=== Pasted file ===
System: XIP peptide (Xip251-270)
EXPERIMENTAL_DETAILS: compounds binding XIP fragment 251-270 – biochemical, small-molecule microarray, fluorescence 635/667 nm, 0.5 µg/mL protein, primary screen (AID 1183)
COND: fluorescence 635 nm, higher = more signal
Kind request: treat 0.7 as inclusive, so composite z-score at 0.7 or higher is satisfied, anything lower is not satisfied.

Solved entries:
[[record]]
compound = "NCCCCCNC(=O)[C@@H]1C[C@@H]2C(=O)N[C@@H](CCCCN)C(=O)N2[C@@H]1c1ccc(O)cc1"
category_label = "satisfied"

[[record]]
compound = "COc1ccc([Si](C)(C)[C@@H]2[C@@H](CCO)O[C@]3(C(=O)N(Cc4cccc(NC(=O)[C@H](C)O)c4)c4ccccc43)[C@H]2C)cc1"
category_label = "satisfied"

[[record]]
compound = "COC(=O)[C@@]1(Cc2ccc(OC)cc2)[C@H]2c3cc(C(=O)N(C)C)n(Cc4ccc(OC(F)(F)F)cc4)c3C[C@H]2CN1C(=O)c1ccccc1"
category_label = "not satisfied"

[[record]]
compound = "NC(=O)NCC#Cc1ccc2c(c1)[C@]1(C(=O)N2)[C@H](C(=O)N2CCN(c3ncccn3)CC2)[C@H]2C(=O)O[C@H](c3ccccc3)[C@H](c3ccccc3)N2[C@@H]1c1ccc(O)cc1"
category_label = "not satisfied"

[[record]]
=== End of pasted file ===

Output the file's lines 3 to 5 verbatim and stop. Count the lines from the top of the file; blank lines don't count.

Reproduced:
COND: fluorescence 635 nm, higher = more signal
Kind request: treat 0.7 as inclusive, so composite z-score at 0.7 or higher is satisfied, anything lower is not satisfied.

Solved entries: